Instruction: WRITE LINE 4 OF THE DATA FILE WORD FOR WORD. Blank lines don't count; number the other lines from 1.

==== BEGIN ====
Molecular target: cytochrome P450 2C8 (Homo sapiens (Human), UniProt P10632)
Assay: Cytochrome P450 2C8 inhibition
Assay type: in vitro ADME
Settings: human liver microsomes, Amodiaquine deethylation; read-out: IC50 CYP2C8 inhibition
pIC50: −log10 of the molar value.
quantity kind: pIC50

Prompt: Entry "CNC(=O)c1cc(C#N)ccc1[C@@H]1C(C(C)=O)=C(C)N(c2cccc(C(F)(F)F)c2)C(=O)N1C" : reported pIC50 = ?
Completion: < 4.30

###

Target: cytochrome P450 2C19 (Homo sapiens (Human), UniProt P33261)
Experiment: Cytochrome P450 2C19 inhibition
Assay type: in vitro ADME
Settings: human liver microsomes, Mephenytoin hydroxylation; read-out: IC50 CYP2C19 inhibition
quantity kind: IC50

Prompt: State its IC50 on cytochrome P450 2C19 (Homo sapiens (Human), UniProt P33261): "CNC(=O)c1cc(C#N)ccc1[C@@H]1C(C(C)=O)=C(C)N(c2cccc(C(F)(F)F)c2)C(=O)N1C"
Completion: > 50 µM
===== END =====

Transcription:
Settings: human liver microsomes, Amodiaquine deethylation; read-out: IC50 CYP2C8 inhibition